Diahann Carroll

Recent Articles

Maya Angelou April 4, 1928 — May 28, 2014

How does one pay adequate tribute to the legacy of Maya Angelou, the beloved historic icon and cultural treasure who passed away on May 28? Her enduring presence as an enlightening, empowering beacon to which the hearts and minds of Black women faithfully were drawn, after all, marked her as an individual of inestimable consequence whose like we quite probably will never see again. Dr. Angelou, nee Marguerite Annie Johnson, advanced from an auspicious literary debut, publishing her first autobiography I Know Why The Caged Bird Sings with the aid of James Baldwin, who would become a lifelong friend, to a titanic career that spanned more than a half century. Her accomplishments included, in far from a complete listing, a film rendition of the book starring Diahann Carroll and Ruby Dee; six more autobiographies; acting turns in The Richard Pryor Special?, Poetic Justice with Janet Jackson, and Tyler Perry’s Madea’s Family Reunion; as well as stints directing (Down In The Delta, starring Alfre Woodward, featuring Al Freeman, Jr), producing (Sister, Sister with Rosalind Cash, Diahann Carroll and Paul Winfield), and scoring film soundtracks (For Love of Ivy, starring Sidney Poitier). She is best known for her vast volume of poetry, most notably “On the Pulse of Morning,” which she recited at President Bill Clinton’s 1994 inauguration. Continue Reading →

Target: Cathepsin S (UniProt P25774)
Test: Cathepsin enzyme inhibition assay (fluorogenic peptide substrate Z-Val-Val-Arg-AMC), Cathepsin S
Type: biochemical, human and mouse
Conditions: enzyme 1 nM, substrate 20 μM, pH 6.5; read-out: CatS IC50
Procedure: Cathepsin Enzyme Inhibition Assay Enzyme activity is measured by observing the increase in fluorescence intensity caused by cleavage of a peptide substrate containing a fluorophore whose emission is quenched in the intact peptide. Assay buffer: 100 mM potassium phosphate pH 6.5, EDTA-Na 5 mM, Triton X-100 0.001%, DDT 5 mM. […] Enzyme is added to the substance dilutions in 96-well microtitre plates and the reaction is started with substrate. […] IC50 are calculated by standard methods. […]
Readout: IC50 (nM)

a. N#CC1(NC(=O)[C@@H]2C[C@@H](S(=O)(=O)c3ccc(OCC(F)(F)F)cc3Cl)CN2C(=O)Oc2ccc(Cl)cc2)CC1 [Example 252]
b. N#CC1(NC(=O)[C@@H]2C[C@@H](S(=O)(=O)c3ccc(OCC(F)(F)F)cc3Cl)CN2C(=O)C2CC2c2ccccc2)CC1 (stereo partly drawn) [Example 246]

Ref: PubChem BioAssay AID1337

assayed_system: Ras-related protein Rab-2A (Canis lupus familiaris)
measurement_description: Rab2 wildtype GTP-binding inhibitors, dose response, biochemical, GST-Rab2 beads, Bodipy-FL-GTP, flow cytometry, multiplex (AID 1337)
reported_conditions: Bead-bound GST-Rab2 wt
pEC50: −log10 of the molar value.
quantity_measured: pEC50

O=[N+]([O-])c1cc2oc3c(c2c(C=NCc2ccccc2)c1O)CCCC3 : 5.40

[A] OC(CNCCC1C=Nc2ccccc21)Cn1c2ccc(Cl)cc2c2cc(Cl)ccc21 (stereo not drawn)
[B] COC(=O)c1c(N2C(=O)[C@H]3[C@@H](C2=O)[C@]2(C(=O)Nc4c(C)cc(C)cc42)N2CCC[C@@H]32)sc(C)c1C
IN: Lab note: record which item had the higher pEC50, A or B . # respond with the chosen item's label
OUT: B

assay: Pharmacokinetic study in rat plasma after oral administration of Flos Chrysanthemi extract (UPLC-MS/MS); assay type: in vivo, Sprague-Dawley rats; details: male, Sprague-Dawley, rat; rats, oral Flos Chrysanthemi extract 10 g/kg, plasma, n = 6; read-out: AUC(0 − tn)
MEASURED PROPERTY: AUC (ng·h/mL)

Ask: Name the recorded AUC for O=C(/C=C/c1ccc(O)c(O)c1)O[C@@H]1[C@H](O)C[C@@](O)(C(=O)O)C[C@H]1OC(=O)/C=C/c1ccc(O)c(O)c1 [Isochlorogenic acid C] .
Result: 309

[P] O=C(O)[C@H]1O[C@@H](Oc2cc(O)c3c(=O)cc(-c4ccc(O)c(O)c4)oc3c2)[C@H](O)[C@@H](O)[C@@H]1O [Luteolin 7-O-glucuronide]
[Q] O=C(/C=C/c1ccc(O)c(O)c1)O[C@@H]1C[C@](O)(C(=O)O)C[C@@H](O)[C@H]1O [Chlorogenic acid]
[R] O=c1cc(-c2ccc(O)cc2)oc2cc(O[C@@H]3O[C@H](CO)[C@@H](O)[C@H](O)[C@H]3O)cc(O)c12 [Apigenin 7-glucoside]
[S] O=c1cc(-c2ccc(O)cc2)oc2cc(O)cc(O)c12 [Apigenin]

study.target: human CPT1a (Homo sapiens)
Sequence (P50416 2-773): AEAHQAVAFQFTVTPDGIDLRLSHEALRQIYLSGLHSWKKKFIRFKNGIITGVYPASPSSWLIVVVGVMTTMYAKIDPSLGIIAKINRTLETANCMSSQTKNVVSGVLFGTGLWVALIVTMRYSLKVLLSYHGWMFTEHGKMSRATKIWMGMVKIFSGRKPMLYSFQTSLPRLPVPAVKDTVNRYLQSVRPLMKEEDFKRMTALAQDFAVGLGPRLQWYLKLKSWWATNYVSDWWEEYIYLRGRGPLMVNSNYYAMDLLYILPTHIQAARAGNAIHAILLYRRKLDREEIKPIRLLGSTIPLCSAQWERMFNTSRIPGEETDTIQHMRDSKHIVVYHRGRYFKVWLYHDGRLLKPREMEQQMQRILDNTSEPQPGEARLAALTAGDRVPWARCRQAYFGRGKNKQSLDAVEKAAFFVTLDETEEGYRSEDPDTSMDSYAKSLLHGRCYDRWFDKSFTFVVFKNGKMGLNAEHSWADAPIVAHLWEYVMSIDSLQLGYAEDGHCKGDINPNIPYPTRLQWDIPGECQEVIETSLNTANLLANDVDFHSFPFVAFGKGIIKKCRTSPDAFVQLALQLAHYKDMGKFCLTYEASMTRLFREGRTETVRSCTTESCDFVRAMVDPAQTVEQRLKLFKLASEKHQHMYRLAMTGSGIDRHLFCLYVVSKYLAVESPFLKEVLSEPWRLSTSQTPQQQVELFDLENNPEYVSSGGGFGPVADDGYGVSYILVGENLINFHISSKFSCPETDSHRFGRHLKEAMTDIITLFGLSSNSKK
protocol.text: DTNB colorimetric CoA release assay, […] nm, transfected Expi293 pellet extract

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Being ‘the Only One’ can render one invisible

 

 

 

The little boy in the 1974 movie Claudine told James Earl Jones’ character that he wanted to be invisible. When asked why, the frustrated youngest son of Diahann Carroll’s character simply replied that since his older siblings regularly ignore him, he might just as well be invisible. This reporter can easily relate to that boy, because I too am invisible — but not because I want to be. When I became a reporter in the mid-1970s, I reluctantly accepted the experience of being snubbed as some so-called rite of passage, of paying my media dues. However, five decades-plus later, I am still getting cold shoulders too often from persons who aren’t half my age or experience and who couldn’t spell “journalist” without help from a computerized spell check. Continue Reading →

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